The first image shows a cut which removed about 150 µm of the first lens, and which shows irregular cutting of the lenticular lenses. The second image shows a cut which removed about 30 µm of the first lens. Defects in cutting such as these lead to a serious phase problem. In the printing press the image being printed is aligned relative to the edges of the sheet of material. If the sheet is not always cut in the same place relative to the first lenticule, a phase error is introduced between the lenses and the image slices.
- Autostereoscopy, any method of displaying stereoscopic images without the use of glasses
- Integral imaging, a broader concept that includes lenticular printing
- Lenticular lens, the technology used in lenticular printing and for 3D displays
- Parallax barrier, another technology for displaying stereoscopic images without the use of glasses
Notes and references
- "The Lenticular Print at Centre Mario-Tremblay | Re-Surfacing". Re-Surfacing. 2018-01-18. Retrieved 2018-01-18.
- Shickman, Allan (1977). "Turning Pictures" in Shakespeare's England.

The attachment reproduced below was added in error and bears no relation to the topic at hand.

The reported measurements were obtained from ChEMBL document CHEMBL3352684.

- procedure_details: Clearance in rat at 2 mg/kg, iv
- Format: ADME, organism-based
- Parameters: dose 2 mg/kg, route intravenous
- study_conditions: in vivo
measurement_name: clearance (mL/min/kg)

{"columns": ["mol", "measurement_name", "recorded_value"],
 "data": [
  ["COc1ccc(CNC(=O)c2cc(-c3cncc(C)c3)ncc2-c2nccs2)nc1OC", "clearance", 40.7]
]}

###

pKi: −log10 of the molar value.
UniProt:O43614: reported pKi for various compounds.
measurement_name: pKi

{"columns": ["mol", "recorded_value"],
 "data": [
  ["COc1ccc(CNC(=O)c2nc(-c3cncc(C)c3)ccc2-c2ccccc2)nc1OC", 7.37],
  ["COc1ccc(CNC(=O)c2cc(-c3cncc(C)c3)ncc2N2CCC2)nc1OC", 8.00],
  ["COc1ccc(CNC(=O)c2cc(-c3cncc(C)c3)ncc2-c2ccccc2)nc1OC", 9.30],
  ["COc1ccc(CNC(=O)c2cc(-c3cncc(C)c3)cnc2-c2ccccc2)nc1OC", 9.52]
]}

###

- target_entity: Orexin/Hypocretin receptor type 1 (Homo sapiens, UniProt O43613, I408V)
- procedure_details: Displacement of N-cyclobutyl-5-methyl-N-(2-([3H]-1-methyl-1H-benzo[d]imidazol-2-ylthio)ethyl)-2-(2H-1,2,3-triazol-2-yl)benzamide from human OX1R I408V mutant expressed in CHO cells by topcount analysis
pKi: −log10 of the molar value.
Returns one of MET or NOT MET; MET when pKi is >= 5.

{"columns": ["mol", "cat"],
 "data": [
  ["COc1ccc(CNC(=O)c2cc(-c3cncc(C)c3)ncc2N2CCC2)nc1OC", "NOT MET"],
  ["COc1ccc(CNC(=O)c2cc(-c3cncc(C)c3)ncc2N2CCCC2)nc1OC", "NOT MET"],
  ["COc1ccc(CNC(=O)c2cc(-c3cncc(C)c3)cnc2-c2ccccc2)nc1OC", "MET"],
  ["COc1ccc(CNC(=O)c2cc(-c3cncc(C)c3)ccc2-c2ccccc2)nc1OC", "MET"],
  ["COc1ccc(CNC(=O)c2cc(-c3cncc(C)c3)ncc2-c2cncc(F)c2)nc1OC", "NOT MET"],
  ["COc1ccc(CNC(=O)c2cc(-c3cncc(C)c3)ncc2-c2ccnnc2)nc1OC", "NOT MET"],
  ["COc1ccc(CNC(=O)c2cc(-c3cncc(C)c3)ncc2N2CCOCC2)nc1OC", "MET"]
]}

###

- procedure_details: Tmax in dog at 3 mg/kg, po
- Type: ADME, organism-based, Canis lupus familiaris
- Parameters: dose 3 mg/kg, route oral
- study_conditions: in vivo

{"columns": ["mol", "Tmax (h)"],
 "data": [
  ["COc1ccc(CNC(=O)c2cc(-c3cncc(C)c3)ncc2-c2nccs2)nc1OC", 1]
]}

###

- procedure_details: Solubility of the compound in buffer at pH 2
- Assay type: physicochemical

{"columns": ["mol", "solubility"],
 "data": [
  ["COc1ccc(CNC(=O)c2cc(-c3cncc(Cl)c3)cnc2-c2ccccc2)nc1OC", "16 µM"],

- Oster, Gerald (1965). "Optical Art". Applied Optics. 4 (11): 1359–69. doi:10.1364/AO.4.001359. (Subscription required (. ))
- Berthier, Auguste (May 16 and 23, 1896). "Images stéréoscopiques de grand format" (in French). Cosmos 34 (590, 591): 205–210, 227-233 (see 229-231)
- Timby, Kim (2015-07-31). 3D and Animated Lenticular Photography. ISBN 9783110448061.
- Roberts, David E. (2003). History of Lenticular and related Autostereoscopic Methods (PDF).
- Sherrard, Geoffry (1996). What is the attraction of a slice of life we can hold in our hand?.
- Dumais, Vanessa (2014). The Xograph®: An Investigation of Parallax Panoramagrams and Earlier Autostereoscopic Techniques.
- Tattered and lost (2009). "Living in a parallax panoramagram universe".
- Performance Buys Lenticular Leader Optigraphics
- CARDS: Slurpee "coins" provide some sweet memories
- Baseballcardpedia: Lenticular Printing
- http://en.allexperts.com/q/Rolling-Stones-578/2012/1/3d-artwork-satanic-majesties.htm[dead link]
- http://www.stampboards.com/viewtopic.php?f=17&t=28256&start=150[permanent dead link]
- US patent 3689346, Rowland, William P., "Method for producing retroreflective material", issued 1972-09-05, assigned to Rowland Development Corp.
- "F.J. Warren Ltd". Kompass UK. Retrieved 2008-06-04.
- "3D TV-sales growth". globalpost.com. 18 March 2013. Archived from the original on 24 July 2013.
- Charlton, Alistair (8 February 2016). "3D television is dead: Samsung and LG cut back on 3D TV production". International Business Times UK. Retrieved 1 January 2017.
- Patent 2063985: Apparatus for Making a Composite Stereograph filed May 24, 1935, issued Dec 15, 1936, by Douglas Fredwill Winnek Coffey.
- Lecture slides covering lenticular lenses (PowerPoint) by John Canny